On The Importance of Mental Marathon Recovery
Olympic Marathon Gold Medal winner Frank Shorter famously said, “You have to forget your last marathon before you try another.” I would go one further and say, you can’t run your best until you have recovered both physically and mentally from your last race.
Finishing a marathon can be a lot of different things – everything from the incredible high of a dream realized, to being humbled by the distance and left wondering where it all went wrong. Most who toe the starting line have been preparing for this moment anywhere from 16 weeks prior to a year or more. Regardless of how you got there, or how your day went, most everyone will agree on one thing: your post-marathon return to running should be every bit as mindful as the plan which got you to your 26.2 finish line.
When trying to figure out how best to return to running after completing my first marathon, there was certainly no shortage of information or “reverse taper” plans available. Several prominent physical recovery philosophies exist: Noted running guru Hal Higdon endorses a pretty common strategy of waiting at least 2-3 weeks before resuming hard training, while others suggest waiting one day for every mile of the race. (This strategy is touted as being applicable to most any distance, although your level of fitness and your goals might allow you to deviate from that plan a bit.) At some point though, you have to start getting some work back into your legs, and coaches like Kyle Kranz start to inject some 30-second strides into easy runs as early as 15 days post-marathon.
Instead, where I felt like the available research was lacking was in how to mentally recover from my marathon effort. For months prior to the race, I had been focused on one lofty goal. My weeks had been filled with speed workouts, with weekly long runs, with miles and miles of recovery runs in between. Hobbies and house projects had gone largely ignored as race day got closer and closer, and that pile of laundry never seemed to get any smaller.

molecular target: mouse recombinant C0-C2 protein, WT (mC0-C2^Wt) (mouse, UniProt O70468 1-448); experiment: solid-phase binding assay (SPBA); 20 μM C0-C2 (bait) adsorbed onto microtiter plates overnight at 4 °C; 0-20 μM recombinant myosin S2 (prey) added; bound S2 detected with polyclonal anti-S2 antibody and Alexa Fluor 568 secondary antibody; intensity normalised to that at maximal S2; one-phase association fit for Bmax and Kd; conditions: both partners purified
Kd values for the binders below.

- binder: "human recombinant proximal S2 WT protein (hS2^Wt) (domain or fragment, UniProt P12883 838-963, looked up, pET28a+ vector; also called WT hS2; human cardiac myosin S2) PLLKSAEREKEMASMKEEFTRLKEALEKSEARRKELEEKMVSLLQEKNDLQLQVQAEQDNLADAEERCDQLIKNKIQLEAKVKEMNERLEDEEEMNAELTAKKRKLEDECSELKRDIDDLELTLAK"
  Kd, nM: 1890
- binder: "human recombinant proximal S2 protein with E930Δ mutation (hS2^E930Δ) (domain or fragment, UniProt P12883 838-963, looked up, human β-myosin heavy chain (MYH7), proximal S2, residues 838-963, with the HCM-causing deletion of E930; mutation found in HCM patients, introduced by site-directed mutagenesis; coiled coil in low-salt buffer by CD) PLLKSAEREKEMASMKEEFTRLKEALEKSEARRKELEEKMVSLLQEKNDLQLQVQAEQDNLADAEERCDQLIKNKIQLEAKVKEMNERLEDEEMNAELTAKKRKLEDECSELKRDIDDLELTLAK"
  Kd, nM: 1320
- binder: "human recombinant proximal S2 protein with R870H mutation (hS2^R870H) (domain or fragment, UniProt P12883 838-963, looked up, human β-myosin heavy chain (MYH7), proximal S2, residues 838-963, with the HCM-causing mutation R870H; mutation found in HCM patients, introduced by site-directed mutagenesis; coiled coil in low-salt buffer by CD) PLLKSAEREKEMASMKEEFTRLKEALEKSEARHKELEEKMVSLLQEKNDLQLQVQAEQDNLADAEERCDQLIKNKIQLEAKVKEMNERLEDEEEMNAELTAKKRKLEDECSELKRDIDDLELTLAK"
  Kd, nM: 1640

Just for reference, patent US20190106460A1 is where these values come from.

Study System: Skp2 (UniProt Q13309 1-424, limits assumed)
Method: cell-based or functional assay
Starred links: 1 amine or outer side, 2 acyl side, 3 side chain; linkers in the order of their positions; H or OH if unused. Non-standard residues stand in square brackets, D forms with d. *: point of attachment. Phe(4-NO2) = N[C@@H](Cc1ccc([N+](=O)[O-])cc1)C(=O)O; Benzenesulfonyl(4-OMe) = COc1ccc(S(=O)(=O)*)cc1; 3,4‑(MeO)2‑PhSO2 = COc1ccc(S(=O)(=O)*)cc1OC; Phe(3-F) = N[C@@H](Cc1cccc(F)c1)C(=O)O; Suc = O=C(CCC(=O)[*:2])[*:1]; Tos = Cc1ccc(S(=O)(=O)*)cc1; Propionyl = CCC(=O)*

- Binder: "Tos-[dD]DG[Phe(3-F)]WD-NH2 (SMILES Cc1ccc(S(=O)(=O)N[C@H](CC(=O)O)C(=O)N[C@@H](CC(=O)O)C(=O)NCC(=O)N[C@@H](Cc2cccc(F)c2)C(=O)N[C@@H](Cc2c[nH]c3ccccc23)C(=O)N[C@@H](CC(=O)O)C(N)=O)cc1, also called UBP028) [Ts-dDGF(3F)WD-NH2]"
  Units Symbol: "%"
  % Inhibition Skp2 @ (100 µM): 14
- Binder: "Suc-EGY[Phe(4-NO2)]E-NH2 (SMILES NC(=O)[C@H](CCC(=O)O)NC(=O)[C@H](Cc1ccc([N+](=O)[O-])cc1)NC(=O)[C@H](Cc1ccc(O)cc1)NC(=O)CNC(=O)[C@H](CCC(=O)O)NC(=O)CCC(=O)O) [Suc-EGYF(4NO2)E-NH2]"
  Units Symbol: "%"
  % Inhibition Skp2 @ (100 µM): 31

After my first marathon, I spent the rest of that day in various forms of sitting or stretching out, trying to comprehend what I had just done. After a solid night of sleep, I pointed the truck down the highway and made the drive to the North Shore. I spent that following week walking up and down rivers catching trout, sitting in a boat casting for muskies, chasing my god-children in endless laps around the house…and never once even put my running watch on.
After returning home, I wasn’t sure what to focus on next, so I picked up all the things I had left off. I got caught up on laundry. I put my patio furniture away for the year (which I had only used as a post-run stepping stone before going into the house). I fixed a sticky window, and raked leaves. I went for runs when I wanted to, and didn’t when I didn’t. I didn’t worry about logging miles or taking too many rest days. And then, after the leaves had long changed color, I went out and ran a race on Thanksgiving, and it felt really, really good again.
I entered the new year with a new plan and a new goal. I joined a group to train for Grandma’s Marathon, and I entered the lottery for the NYC Marathon. Mentally I was more than ready for my next challenge, and physically I was feeling better than ever. It was important for me to figure out that before I could ever convince my legs to get moving again, I had to let my brain recover first. Frank Shorter’s quote ends like this: “Your mind can’t know what’s coming.” I would amend that to say, my mind just needed time to smooth out the rough edges, because the memories are absolutely what keep me coming back!
How do you recover?
Are you preparing to run a fall marathon this year? What is on your to-do list afterward? Leave us a note in the comment section below, we’d love to hear your physical and mental recovery tips!